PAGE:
Staff Spotlight

This issue, Allison Patranella with Ecosystem Assessment and Restoration out of St. Pete, was kind enough to answer some questions about herself and her work. Thanks, Allison!

What is your professional experience?

I’ve been working at the FWRI for 5 years in the seagrass lab as an OPS field technician, and more recently as a Biological Scientist II. Previously, I worked several years as a scientific diver around Fort Lauderdale for Nova Southeastern University.

What are you working on now?

We’re currently growing out seagrass seedlings (Thalassia testudinum) for future use in restoration efforts. We collected around 2,300 seedlings from shorelines and wrack in Tampa Bay in August 2022. Most of those seedlings are now small Thalassia shoots, growing out in our nursery greenhouse. Next summer, these plants will be planted in Tampa Bay as a restoration effort in an area experiencing seagrass loss.

How is this information beneficial?

Unlike traditional seagrass restoration methods, no donor seagrass beds will be harmed for restoration efforts. Normally, plugs of seagrass will be taken out of a donor bed and replanted in the restoration bed. By using seedlings that were already washed ashore or otherwise likely to not survive, we are giving the seedlings a second chance at life while sparing the donor beds of damage. If we are successful, this process could become an alternative method of seagrass restoration.

What is your typical workday like?

I have lot of different typical workdays. When we’re out in the field, I’ll generally be on a boat monitoring seagrass beds all day, collecting samples, recording data, and doing surveys. If we’re not in the field, I could be running chlorophyll samples, processing seagrass and preparing for analysis, entering or QA’ing data, or any number of lab tasks. I also spend a fair amount of time in our seagrass nursery greenhouse, checking salinities and general the condition of our baby shoots.

Who has been your favorite mentor or role model?

Laura Yarbro has played a big part in the scientist I am today. Laura taught me numerous chemical analyses, the logistics of running a scientific laboratory, and how to navigate through permitting and administrative processes. I’m not sure where I’d be without Laura’s tutelage.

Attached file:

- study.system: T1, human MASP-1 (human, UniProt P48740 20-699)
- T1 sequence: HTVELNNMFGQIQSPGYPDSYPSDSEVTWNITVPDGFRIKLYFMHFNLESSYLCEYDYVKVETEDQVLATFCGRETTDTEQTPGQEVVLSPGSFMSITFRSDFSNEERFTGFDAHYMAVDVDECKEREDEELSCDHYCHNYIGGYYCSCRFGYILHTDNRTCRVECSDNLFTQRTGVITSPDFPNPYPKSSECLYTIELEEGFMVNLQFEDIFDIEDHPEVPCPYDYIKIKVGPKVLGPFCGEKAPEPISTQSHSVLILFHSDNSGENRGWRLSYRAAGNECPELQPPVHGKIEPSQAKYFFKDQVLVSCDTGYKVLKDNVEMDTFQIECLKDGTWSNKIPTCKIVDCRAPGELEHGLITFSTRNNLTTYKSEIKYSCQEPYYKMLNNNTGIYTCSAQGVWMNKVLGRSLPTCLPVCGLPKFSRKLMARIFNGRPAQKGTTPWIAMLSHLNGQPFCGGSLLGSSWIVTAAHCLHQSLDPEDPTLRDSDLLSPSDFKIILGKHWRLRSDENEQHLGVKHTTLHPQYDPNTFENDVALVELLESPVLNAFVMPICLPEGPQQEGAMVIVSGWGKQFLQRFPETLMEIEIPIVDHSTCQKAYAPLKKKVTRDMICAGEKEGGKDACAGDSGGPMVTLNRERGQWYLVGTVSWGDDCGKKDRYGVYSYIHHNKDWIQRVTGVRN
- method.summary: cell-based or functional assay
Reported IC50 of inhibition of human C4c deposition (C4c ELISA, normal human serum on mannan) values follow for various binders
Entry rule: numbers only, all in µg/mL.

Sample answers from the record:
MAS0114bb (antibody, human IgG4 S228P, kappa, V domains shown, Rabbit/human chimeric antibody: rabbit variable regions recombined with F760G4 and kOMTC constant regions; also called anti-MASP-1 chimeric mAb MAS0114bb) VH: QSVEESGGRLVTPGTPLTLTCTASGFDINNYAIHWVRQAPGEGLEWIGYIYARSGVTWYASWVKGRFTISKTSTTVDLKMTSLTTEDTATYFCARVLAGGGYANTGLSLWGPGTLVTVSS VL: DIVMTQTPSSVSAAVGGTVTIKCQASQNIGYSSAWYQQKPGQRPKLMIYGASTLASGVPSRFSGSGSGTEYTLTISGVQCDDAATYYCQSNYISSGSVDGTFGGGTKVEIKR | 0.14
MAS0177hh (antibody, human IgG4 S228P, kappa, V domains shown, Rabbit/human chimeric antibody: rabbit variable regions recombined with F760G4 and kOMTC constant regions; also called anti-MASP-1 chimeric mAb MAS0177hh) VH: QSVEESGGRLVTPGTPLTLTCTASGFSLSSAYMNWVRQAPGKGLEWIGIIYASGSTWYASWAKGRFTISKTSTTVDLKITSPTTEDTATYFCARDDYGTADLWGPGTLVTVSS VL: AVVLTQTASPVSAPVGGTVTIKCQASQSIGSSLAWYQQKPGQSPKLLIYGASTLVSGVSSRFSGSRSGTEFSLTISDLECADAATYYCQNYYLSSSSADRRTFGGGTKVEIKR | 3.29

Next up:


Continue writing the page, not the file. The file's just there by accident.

What have some of your biggest challenges been?

One of my biggest challenges has been adapting to our field schedule. During field season, we’re out of town for a large chunk of the month. Long field trips make everyone grumpy, and you need to be careful to not be sloppy with your data or protocols.

What do you like most about your career?

I like the variety of my career. I never have weeks of staring at a computer, I’m able to jump between multiple tasks when need be. I can take breaks from data entry to analyze water samples or go out in the field instead of doing lab work. It keeps me from getting too bored of any one type of work and gets me looking forward to the more satisfying jobs.

Was this your original career interest? Why or why not?

My original career interest was a marine environmental scientist focusing on artificial reefs with ecosystem in mind. I never had success with artificial reef companies, and I didn’t want to go back to school for a PhD at the time. I’m happy working with seagrasses as I can focus on ecosystem health and restoration in a more natural setting.

What would you be doing if you weren’t involved in science?

I would be a dive instructor in South Florida or the Bahamas. I really enjoy diving, so sharing that experience with newcomers would be a fun profession. I was a divemaster back in Fort Lauderdale, so being an instructor would be the next step.

What’s been one of your best memories during your career at FWRI?

One of my best memories is finally finishing the National Coastal Condition Assessment in 2021. The NCCA was supposed to be completed in 2020 but was extended for obvious reasons. The project was intense, incredibly detail oriented, required travel statewide, and required shipping hundreds of coolers. The feeling of completing the project after two long years was incredible.

What do you enjoy doing in your free time?

I enjoy playing video games, doing crafts, and spending time with my family. I’m the cool aunt, so I love spoiling my niece and teaching her how great the ocean is.

What book or show are you currently enjoying?

I’m currently reading The Expanse, book 9: Leviathan Falls.


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